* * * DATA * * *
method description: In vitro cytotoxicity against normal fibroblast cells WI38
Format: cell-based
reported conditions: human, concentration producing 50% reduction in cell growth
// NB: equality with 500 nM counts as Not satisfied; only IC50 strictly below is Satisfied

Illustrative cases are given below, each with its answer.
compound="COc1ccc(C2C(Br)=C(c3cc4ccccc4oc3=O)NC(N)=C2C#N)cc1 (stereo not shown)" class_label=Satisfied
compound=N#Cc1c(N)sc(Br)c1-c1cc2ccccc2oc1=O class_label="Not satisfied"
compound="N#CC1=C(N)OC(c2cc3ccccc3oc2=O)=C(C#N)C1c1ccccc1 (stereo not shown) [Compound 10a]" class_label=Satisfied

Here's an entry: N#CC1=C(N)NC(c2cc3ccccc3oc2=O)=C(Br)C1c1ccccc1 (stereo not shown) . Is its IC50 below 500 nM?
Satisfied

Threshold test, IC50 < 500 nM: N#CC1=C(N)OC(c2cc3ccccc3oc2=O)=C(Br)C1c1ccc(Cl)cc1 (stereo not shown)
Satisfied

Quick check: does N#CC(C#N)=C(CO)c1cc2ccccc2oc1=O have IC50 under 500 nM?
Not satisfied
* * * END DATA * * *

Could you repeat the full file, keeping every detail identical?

method description: In vitro cytotoxicity against normal fibroblast cells WI38
Format: cell-based
reported conditions: human, concentration producing 50% reduction in cell growth
// NB: equality with 500 nM counts as Not satisfied; only IC50 strictly below is Satisfied

Illustrative cases are given below, each with its answer.
compound="COc1ccc(C2C(Br)=C(c3cc4ccccc4oc3=O)NC(N)=C2C#N)cc1 (stereo not shown)" class_label=Satisfied
compound=N#Cc1c(N)sc(Br)c1-c1cc2ccccc2oc1=O class_label="Not satisfied"
compound="N#CC1=C(N)OC(c2cc3ccccc3oc2=O)=C(C#N)C1c1ccccc1 (stereo not shown) [Compound 10a]" class_label=Satisfied

Here's an entry: N#CC1=C(N)NC(c2cc3ccccc3oc2=O)=C(Br)C1c1ccccc1 (stereo not shown) . Is its IC50 below 500 nM?
Satisfied

Threshold test, IC50 < 500 nM: N#CC1=C(N)OC(c2cc3ccccc3oc2=O)=C(Br)C1c1ccc(Cl)cc1 (stereo not shown)
Satisfied

Quick check: does N#CC(C#N)=C(CO)c1cc2ccccc2oc1=O have IC50 under 500 nM?
Not satisfied